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Daily News - 27 August 1998

Danielle moves on past the Caribbean
This morning, Hurricane Danielle was located 20.8N, 57.5W, or about 395 east northeast of Caribbean Leeward Islands. It maintains a west northwest track and is losing strength as it continues a safe distance from the islands. According to the US National Hurricane Center, no strengthening is expected today and winds have fallen from 105 to 85 mph. "We are forecasting some weakening during the next 12 to 24 hours, but a gradual strengthening is indicated thereafter,'' said Lixion Avila, a hurricane specialist at the center. The hurricane is following a similar path to Hurricane Bonnie. Nevertheless, it may turn to the north early enough so that it miss the US coast and disappear in the Atlantic.
The hurricane is moving at a brisk 21 mph, and is expected to stay well north of the Leeward Island of Anguilla.Forecasters said there was only a slight chance the eye would pass within 65 miles of the Virgin Islands or Puerto Rico by Saturday.
For an updated tracking map and forecasts, see http://www.intellicast.com/weather/usa/tghur2/

Balaguer accepts to testify in 12-year old murder case
Former President Balaguer has accepted to testify in the case of 12-year old Jose Rafael Llenas Aybar, according to press reports. Reportedly Judge Julio Cesar Cano Alfau of the Sixth Penal Chamber received a letter in which nonagenarian Balaguer requests preferential treatment and so that he may testify in writing or be allowed to testify at his home. The former President is blind. The press also reported that former judge Alexis Henríquez Núñez and businessman Ernesto Vitienes have also been requested to testify in the 31 August hearing.
The case revolves around the assassination of 12-year old Jose Rafael Llenas Aybar. A cousin and friend, then only 18-year old, have confessed to the crime. Also involved is the husband and then 18-year old son of the former Argentinean ambassador in the Dominican Republic.
The minor was found stabbed with 34 wounds on 3 May 1996.

Chamber of Accounts members could resign
The five members of the Chamber of Accounts, the government body that supervises the use of government funds, said they would resign if that decision would avert a crisis of Dominican institutions. The new members of the Chamber of Accounts were recently hand-picked by the government. Hugo Arias Fabián, Alcides Benjamín Decena Lugo, Francisco Osiris Martínez, Angel Santana and Altagracia Santana de De Veras said they would like to be able to be left to do their jobs. Speaking for the group, Arias Fabián said that he was elected to do a technical job, not to cover up for anyone, not even for the President of the Republic.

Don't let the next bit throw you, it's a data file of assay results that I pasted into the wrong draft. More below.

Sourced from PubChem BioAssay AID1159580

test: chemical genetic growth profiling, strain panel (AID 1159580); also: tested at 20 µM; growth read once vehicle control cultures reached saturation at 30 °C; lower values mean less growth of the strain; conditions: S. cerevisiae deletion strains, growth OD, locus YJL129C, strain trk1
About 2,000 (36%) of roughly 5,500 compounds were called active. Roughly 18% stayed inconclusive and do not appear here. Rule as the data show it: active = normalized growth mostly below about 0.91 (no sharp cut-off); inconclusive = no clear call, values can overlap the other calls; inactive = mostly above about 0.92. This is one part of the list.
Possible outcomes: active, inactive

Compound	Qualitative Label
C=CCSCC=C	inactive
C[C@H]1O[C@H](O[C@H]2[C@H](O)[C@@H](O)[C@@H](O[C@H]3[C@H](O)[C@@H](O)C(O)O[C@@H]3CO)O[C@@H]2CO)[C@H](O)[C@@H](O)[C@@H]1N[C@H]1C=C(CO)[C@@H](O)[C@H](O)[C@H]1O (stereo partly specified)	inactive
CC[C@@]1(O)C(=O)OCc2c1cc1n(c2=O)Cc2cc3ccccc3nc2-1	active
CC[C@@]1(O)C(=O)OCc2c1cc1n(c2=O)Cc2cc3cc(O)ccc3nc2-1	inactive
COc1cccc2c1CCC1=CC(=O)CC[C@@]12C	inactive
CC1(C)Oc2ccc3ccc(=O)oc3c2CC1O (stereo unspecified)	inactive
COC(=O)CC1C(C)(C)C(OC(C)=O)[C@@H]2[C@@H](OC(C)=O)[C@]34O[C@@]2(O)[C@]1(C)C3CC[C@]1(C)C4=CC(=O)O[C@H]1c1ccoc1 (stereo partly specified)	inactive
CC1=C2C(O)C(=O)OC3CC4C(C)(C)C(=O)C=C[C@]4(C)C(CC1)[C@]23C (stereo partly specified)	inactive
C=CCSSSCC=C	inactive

They say, nevertheless, that to do an appropriate job as inspectors of the use of government moneys they need an increase of the organization's budget of RD$23 million to RD$100 million. They say that of 500 institutions, only 12 are audited. He said that for example, neither the Armed Forces nor the National Police are audited.

The proposal to reduce tariffs
El Siglo newspaper reports that the government plans to submit to Congress a proposal for the reduction of import tariffs. The government proposes to reduce these to a maximum four levels, with a maximum at 20%. The 20% tax would apply to finished goods, 14% to semi-finished goods, 8% to goods to be finished in the DR, and 3% for the import of capital goods, such as machinery. At present, the tariffs structure provides for 0% for agricultural inputs and textiles, 3% for medicines and basic food stuffs, 5% for pharmaceutical products and publications, 10% for more elaborate food products, construction materials and sporting goods; 15% for semi-finished raw material, such as cement, and 20% for all products that compete with national production. There are also 20, 30 and 35% taxes on meat, alcoholic beverages, cigars, vehicles, appliances, jewelry, shoes, antiques, and others.

Sammy Sosa invites McGwire to play golf in DR